The Fort Dodge Daily Chronicle: June 21, 1915
Grow Your Own Feed
More Cowpeas Could Be Grown to Advantage of Dairyman.
Cost of Milk Can Be Greatly Reduced by Replacing Part of Concentrates in Rotation With Silage – Alfalfa is Cheapest.
Two many dairy farmers are running to the mills and feed stores for supplies for their dairy cows. They know they need concentrates, but do not study the problem of feeding to a conclusion. Down in Tennessee they raise a great deal of cowpea hay, and think much of it. Northern farmers might raise more to advantage. They are also beginning to know what alfalfa is down there, and they are feeding it largely in many sections of the state.
The Tennessee station has helped the farmers immensely by experimenting with the different feeds for dairy and beef cattle. The investigators find that the cost of milk can be greatly reduced by replacing a part of the concentrates in a ration with silage, because of its succulent and palatable nature.
A ton of alfalfa or pea hay can be produced as a cost of from $3 ($63.85 in today’s money) to $5 ($106.42), whereas wheat bran costs from $20 ($425.70) to $25 ($532.12). From two to three tons of pea hay and from three to five tons of alfalfa can be obtained from an acre of land; hence there is a great advantage in the utilization of these roughnesses in the place of wheat bran.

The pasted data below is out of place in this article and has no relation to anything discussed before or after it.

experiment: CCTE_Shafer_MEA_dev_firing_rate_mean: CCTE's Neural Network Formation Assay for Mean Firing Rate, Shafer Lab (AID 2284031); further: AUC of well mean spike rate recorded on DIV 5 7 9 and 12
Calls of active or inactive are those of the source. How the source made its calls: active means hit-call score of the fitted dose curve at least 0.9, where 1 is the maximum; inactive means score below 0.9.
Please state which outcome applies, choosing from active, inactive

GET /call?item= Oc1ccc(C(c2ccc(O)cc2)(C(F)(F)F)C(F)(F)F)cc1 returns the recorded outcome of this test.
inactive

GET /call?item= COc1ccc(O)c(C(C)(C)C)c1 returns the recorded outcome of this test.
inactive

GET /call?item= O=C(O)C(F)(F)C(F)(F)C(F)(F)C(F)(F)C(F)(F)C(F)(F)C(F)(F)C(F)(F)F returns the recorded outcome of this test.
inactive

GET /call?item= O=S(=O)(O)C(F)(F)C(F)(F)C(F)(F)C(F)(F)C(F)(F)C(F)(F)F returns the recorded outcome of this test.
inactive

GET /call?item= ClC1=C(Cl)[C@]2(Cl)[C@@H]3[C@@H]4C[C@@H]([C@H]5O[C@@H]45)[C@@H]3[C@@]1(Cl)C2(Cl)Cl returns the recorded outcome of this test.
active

Alfalfa and pea hay cannot be substituted to the best advantage for cottonseed meal, as this foodstuff is so very rich in protein, that a larger bulk must be consumed than the capacity of the average cow will permit. The substitution of a roughness rich in protein for an expensive concentrate will enable the dairyman to make milk and butter as a less cost and will thus solve one of his most serious problems.
In substituting alfalfa hay for wheat bran, it will be best to allow one and one-half pounds of alfalfa to each pound of wheat bran; and the results are likely to prove more satisfactory if the alfalfa is fed in a finely-chopped condition.
These tests indicate that with alfalfa hay as $10 ($212.85) a ton and wheat bran at $20 ($425.70), the saving effected by substituting alfalfa for wheat bran would be $2 ($42.57) for every 100 pounds of butter and 19.8 cents ($4.21) for every 100 pounds of milk. The farmer could thus afford to sell his milk for 19.8 cents ($4.21) a hundred less than he now receives, and his butter for about 22 cents ($4.68), as compared with 25 cents ($5.32) a pound.
These experiments show why alfalfa has been frequently used as a basis of manufactured foodstuffs, and indicate that the farmer who can grow it makes a mistake in purchasing artificial stuffs of which it forms the basis.
When alfalfa was fed under the most favorable conditions, a gallon of milk was obtained for 5.7 cents ($1.21), and a pound of butter for 10.4 cents ($2.21). When pea hay was fed, the lowest cost of a gallon of milk was 5.2 cents ($1.11), and a pound of butter 9.4 cents ($2).
In localities where pea hay has grown well, it can be utilized to replace wheat bran; and in sections where alfalfa can be grown, this crop can be substituted for pea hay with satisfaction.
(Editor’s note: I have attempted to put the adjusted for inflation price in italics next to the 1915 price in every case. And remember, although the article says that a gallon of milk could be produced for the equivalent of $1.21, that doesn’t include packaging and getting it to market. This is no reason to get upset with farmers for today’s high prices.)